By Duncan Stanworth
Jamming, the term for deliberate interference to radio and TV broadcasts, is a pressing problem for world broadcasters and satellite companies.
It can be particularly acute when political tensions are running high.
Satellite TV jamming has been traced to several countries; including Iran. Shortwave radio jamming, which was a feature of Cold War broadcasting, is still practised - notably by China (pictured above).

How satellite jamming works

There are two main ways to obstruct a satellite signal.
Satellite aerials on a roof-top in Iran
Iranian authorities restrict what domestic audiences can see
Uplink jamming works by transmitting a powerful, interfering signal on the frequency which is used to send a broadcast to the satellite.
It can affect viewers across a huge area and cause unintended interference to other broadcasters.
Downlink jamming is localized. It relies on transmitters on the ground, which block the signals beaming down from the satellite to viewers' dishes. 

Jamming in Iran

Recent reports from Iran say the authorities are stepping up their efforts to stop people watching foreign satellite TV stations by intensifying downlink jamming.
Websites which track the interference speculate about where it comes from. Some say flag poles, which have sprouted in Tehran and other cities, may be involved.
Other theories include the use of specially-equipped vehicles and "suspicious" aerials on the rooftops of state-owned buildings.
Some Iranian papers say the strong jamming signals are causing health problems. But the reports of miscarriages and cancers tend to cite anecdotal evidence.
Western broadcasters - including the BBC, Voice of America and Deutsche Welle - have also complained about uplink jamming of their TV programmes in Persian.
Eutelsat, a major satellite firm based in Paris, said in 2013 that "deliberate jamming operations" could be traced to Iran.
But in February 2014, the US waived sanctions on Iran's state broadcaster IRIB after it determined that "harmful satellite interference" was not currently coming from Iran.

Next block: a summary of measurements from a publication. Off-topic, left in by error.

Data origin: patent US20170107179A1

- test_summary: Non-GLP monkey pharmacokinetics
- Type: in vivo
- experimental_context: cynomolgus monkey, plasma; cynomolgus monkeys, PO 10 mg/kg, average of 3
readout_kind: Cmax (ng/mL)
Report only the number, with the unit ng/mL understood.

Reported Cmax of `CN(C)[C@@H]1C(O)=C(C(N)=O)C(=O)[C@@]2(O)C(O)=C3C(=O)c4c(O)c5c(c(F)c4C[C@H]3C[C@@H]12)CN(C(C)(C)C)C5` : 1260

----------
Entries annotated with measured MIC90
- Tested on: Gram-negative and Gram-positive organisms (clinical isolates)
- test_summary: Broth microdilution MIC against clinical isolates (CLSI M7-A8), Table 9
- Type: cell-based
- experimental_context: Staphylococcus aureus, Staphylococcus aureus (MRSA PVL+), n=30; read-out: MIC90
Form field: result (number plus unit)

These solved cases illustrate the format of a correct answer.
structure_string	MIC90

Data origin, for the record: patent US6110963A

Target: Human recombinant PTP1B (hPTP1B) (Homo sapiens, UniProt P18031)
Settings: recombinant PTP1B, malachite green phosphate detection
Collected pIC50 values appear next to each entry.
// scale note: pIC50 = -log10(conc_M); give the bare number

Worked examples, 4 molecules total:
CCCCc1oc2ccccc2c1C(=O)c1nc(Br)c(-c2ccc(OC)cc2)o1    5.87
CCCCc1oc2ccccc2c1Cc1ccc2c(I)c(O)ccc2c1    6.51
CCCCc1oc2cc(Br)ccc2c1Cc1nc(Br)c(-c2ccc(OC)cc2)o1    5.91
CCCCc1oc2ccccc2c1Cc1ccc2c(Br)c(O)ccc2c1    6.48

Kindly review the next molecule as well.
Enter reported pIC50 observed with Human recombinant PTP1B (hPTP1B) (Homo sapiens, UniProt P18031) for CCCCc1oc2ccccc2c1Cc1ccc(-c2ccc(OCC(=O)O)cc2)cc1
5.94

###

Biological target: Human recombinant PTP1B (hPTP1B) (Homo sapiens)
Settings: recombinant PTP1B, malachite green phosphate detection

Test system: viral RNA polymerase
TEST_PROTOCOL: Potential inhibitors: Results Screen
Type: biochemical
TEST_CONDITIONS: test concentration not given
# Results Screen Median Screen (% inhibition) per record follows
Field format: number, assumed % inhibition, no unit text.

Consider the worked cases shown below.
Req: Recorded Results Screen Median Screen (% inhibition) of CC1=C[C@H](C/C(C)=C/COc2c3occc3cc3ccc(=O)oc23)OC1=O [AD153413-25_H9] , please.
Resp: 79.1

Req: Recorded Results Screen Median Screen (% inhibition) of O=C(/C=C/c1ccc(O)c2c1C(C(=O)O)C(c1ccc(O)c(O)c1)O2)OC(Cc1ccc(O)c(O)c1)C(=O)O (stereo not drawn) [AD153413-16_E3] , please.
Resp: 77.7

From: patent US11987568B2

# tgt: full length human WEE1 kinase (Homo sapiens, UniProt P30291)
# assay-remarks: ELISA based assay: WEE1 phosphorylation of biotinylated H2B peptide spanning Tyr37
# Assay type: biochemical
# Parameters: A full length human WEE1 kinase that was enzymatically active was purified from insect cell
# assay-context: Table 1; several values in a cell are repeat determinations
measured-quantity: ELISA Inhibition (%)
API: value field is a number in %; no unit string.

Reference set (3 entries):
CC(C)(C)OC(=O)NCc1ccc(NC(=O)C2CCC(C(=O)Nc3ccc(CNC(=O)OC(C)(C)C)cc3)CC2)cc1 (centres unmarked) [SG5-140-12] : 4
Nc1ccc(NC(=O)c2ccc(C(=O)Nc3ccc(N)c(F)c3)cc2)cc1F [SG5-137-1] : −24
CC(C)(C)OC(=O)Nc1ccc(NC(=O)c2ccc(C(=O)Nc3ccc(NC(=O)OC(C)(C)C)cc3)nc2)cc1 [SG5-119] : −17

Arab turmoil

Turmoil in the Arab world has also spurred the satellite jammers.
In 2012, Arabsat and Eutelsat said uplink interference to Al-Jazeera TV could be traced to Iran and Syria.
At the same time, American and European broadcasters said interference from Syria was disrupting satellite broadcasts "in an arc from Russia through Europe, Central Asia and the Middle East".
In 2011, Mu'ammar al-Qadhafi's Libya was reported to be a source of jamming, but was itself a target. 


Other offenders include China, which has for years jammed Chinese and Tibetan-language radio programmes from the West, including those of the BBC, Voice of America and US government-backed Radio Free Asia (RFA).
Man watches TV in China
China has for long been jamming broadcasts from the West
North Korea jams shortwave broadcasts from RFA and South Korean stations. It is reported to be using Chinese-made equipment.
In Africa, Ethiopia has long been jamming opposition and international broadcasts, while Zimbabwe is said to have used Chinese equipment to interfere with broadcasts from foreign and exile radio stations. 

Tackling the jammers

Jamming is against the rules laid down by the International Telecommunication Union (ITU), a UN body. But there are few ways to stop it.
Satellite broadcasters may change or add frequencies, but this relies on viewers being tech-savvy enough to retune their receivers or move their dishes.
But the future may hold high-tech solutions.
Eutelsat's 8 West B satellite, which is due for launch in 2015 and will serve the Middle East, boasts new technology which allows the operator to change the frequency of an uplink signal with no impact on viewers.
Eutelsat says this marks a "major breakthrough in the bid for continuity of service for broadcast signals jammed by rogue uplink signals".